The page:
IDEAS home Printed from
   My bibliography  Save this paper

Devaluation of one's labor in labor-commodities-money-commodities-labor exchange as a cause of inequality growth


  • Tanguiane, Andranick S.


The inequality growth during the last quarter century is explained as caused by a decreasing labor-labor exchange rate, i.e. devaluation of one's labor in exchange for other's labor embodied in the commodities affordable for one's earnings. We show that the productivity growth allows employers to compensate workers with always a lower labor equivalent, i.e., in a sense increasingly underpay works, maintaining however an impression of fair pay due to an increasing purchasing power of earnings. This conclusion is based on the OECD 1990-2014 data for G7 countries (Canada, France, Germany, Italy, Japan, United Kingdom and United States) and Denmark (known for the world least inequality). Finally, it is shown that the dependence between the degree of inequality and the degree of decline of the labor-labor exchange rate is statistically highly significant.

Suggested Citation

  • Tanguiane, Andranick S., 2016. "Devaluation of one's labor in labor-commodities-money-commodities-labor exchange as a cause of inequality growth," Working Paper Series in Economics 86, Karlsruhe Institute of Technology (KIT), Department of Economics and Business Engineering.
  • Handle: RePEc:zbw:kitwps:86

    Download full text from publisher

    File URL:
    Download Restriction: no

    References listed on IDEAS

    1. Schlenker, Eva & Schmid, Kai D., 2013. "Capital income shares and income inequality in the European Union," FZID Discussion Papers 80-2013, University of Hohenheim, Center for Research on Innovation and Services (FZID).
    2. Adler, Martin & Schmid, Kai Daniel, 2013. "Factor Shares and Income Inequality. Empiral Evidence from Germany 2002 – 2008," Schmollers Jahrbuch : Journal of Applied Social Science Studies / Zeitschrift für Wirtschafts- und Sozialwissenschaften, Duncker & Humblot, Berlin, vol. 133(2), pages 121-132.
    Full references (including those not matched with items on IDEAS)

    More about this item


    inequality; productivity; hourly earnings; consumer prices; housing prices; labor-labor exchange rate;

    JEL classification:

    • D31 - Microeconomics - - Distribution - - - Personal Income and Wealth Distribution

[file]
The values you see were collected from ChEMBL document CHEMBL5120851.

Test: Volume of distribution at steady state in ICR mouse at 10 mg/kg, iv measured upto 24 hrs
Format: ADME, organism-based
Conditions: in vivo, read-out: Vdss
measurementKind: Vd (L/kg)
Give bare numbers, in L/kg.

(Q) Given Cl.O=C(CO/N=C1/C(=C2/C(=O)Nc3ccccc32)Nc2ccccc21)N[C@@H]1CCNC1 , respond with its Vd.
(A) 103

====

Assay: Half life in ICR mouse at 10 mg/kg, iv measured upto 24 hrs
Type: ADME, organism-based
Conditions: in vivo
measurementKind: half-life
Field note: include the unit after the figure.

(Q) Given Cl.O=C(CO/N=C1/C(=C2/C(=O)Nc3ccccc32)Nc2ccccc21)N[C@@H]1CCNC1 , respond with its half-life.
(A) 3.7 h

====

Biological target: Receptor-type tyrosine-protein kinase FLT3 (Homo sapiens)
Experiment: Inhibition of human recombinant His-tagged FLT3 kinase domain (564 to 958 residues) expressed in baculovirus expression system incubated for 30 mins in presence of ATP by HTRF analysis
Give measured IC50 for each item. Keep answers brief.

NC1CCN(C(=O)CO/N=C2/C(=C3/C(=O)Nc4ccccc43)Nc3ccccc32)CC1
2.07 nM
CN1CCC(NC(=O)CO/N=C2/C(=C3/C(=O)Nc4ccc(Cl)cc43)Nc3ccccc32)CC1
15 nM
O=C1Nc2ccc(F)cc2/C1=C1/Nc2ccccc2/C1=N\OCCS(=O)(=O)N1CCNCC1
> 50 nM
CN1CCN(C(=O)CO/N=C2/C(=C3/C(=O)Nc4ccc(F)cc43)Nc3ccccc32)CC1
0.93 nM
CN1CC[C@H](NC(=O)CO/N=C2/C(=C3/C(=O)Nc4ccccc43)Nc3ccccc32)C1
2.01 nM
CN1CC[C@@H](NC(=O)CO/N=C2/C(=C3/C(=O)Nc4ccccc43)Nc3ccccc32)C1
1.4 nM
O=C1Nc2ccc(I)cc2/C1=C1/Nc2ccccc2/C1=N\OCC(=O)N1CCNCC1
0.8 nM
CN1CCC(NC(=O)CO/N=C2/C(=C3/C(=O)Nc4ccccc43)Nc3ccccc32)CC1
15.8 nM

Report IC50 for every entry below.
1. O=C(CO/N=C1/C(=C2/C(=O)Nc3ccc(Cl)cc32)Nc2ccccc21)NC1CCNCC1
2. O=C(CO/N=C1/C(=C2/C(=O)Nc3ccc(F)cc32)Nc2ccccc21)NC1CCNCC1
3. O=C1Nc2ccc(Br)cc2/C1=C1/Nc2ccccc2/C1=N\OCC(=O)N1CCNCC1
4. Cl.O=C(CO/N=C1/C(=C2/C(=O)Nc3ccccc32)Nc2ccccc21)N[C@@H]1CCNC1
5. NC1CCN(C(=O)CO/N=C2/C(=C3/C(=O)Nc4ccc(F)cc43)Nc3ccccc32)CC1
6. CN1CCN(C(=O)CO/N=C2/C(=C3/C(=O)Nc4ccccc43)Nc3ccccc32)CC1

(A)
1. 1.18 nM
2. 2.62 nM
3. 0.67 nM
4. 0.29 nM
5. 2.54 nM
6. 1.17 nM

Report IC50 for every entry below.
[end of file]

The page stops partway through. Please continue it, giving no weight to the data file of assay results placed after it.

• D63 - Microeconomics - - Welfare Economics - - - Equity, Justice, Inequality, and Other Normative Criteria and Measurement
    • E31 - Macroeconomics and Monetary Economics - - Prices, Business Fluctuations, and Cycles - - - Price Level; Inflation; Deflation
    • E64 - Macroeconomics and Monetary Economics - - Macroeconomic Policy, Macroeconomic Aspects of Public Finance, and General Outlook - - - Incomes Policy; Price Policy
    • J24 - Labor and Demographic Economics - - Demand and Supply of Labor - - - Human Capital; Skills; Occupational Choice; Labor Productivity
    • J3 - Labor and Demographic Economics - - Wages, Compensation, and Labor Costs
    • O47 - Economic Development, Innovation, Technological Change, and Growth - - Economic Growth and Aggregate Productivity - - - Empirical Studies of Economic Growth; Aggregate Productivity; Cross-Country Output Convergence

    NEP fields

    This paper has been announced in the following NEP Reports:


    Access and download statistics


    All material on this site has been provided by the respective publishers and authors. You can help correct errors and omissions. When requesting a correction, please mention this item's handle: RePEc:zbw:kitwps:86. See general information about how to correct material in RePEc.

    For technical questions regarding this item, or to correct its authors, title, abstract, bibliographic or download information, contact: (ZBW - German National Library of Economics). General contact details of provider: .

    If you have authored this item and are not yet registered with RePEc, we encourage you to do it here. This allows to link your profile to this item. It also allows you to accept potential citations to this item that we are uncertain about.

    If CitEc recognized a reference but did not link an item in RePEc to it, you can help with this form .

    If you know of missing items citing this one, you can help us creating those links by adding the relevant references in the same way as above, for each refering item. If you are a registered author of this item, you may also want to check the "citations" tab in your RePEc Author Service profile, as there may be some citations waiting for confirmation.

    Please note that corrections may take a couple of weeks to filter through the various RePEc services.

    IDEAS is a RePEc service hosted by the Research Division of the Federal Reserve Bank of St. Louis . RePEc uses bibliographic data supplied by the respective publishers.